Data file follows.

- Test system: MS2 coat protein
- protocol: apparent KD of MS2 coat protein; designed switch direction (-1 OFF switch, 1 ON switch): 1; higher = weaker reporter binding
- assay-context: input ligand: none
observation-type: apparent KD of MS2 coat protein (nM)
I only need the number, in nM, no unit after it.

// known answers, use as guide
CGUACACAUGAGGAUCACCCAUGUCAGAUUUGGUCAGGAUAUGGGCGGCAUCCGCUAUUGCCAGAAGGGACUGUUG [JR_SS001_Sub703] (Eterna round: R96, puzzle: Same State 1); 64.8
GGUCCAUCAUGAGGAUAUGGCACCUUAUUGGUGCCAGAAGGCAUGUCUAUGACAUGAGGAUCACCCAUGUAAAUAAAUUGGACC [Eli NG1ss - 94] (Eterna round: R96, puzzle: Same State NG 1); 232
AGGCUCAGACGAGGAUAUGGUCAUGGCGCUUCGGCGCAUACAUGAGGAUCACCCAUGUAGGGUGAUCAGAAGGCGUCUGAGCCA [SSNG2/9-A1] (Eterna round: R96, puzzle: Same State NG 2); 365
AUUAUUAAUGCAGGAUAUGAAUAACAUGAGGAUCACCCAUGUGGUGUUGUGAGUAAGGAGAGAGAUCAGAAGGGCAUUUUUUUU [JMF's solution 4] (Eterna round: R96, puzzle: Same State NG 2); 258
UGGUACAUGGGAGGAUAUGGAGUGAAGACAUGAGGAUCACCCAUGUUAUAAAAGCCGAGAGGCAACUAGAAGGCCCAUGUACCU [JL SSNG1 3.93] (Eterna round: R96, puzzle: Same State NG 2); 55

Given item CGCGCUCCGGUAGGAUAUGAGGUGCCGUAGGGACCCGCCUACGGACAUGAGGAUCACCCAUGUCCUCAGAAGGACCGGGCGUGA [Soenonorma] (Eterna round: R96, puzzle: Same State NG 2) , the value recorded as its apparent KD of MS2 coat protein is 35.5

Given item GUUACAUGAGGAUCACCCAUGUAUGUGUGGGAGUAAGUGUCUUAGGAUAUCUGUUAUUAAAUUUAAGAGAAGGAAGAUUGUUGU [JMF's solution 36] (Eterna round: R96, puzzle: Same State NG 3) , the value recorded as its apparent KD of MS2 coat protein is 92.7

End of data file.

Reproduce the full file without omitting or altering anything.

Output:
- Test system: MS2 coat protein
- protocol: apparent KD of MS2 coat protein; designed switch direction (-1 OFF switch, 1 ON switch): 1; higher = weaker reporter binding
- assay-context: input ligand: none
observation-type: apparent KD of MS2 coat protein (nM)
I only need the number, in nM, no unit after it.

// known answers, use as guide
CGUACACAUGAGGAUCACCCAUGUCAGAUUUGGUCAGGAUAUGGGCGGCAUCCGCUAUUGCCAGAAGGGACUGUUG [JR_SS001_Sub703] (Eterna round: R96, puzzle: Same State 1); 64.8
GGUCCAUCAUGAGGAUAUGGCACCUUAUUGGUGCCAGAAGGCAUGUCUAUGACAUGAGGAUCACCCAUGUAAAUAAAUUGGACC [Eli NG1ss - 94] (Eterna round: R96, puzzle: Same State NG 1); 232
AGGCUCAGACGAGGAUAUGGUCAUGGCGCUUCGGCGCAUACAUGAGGAUCACCCAUGUAGGGUGAUCAGAAGGCGUCUGAGCCA [SSNG2/9-A1] (Eterna round: R96, puzzle: Same State NG 2); 365
AUUAUUAAUGCAGGAUAUGAAUAACAUGAGGAUCACCCAUGUGGUGUUGUGAGUAAGGAGAGAGAUCAGAAGGGCAUUUUUUUU [JMF's solution 4] (Eterna round: R96, puzzle: Same State NG 2); 258
UGGUACAUGGGAGGAUAUGGAGUGAAGACAUGAGGAUCACCCAUGUUAUAAAAGCCGAGAGGCAACUAGAAGGCCCAUGUACCU [JL SSNG1 3.93] (Eterna round: R96, puzzle: Same State NG 2); 55

Given item CGCGCUCCGGUAGGAUAUGAGGUGCCGUAGGGACCCGCCUACGGACAUGAGGAUCACCCAUGUCCUCAGAAGGACCGGGCGUGA [Soenonorma] (Eterna round: R96, puzzle: Same State NG 2) , the value recorded as its apparent KD of MS2 coat protein is 35.5

Given item GUUACAUGAGGAUCACCCAUGUAUGUGUGGGAGUAAGUGUCUUAGGAUAUCUGUUAUUAAAUUUAAGAGAAGGAAGAUUGUUGU [JMF's solution 36] (Eterna round: R96, puzzle: Same State NG 3) , the value recorded as its apparent KD of MS2 coat protein is 92.7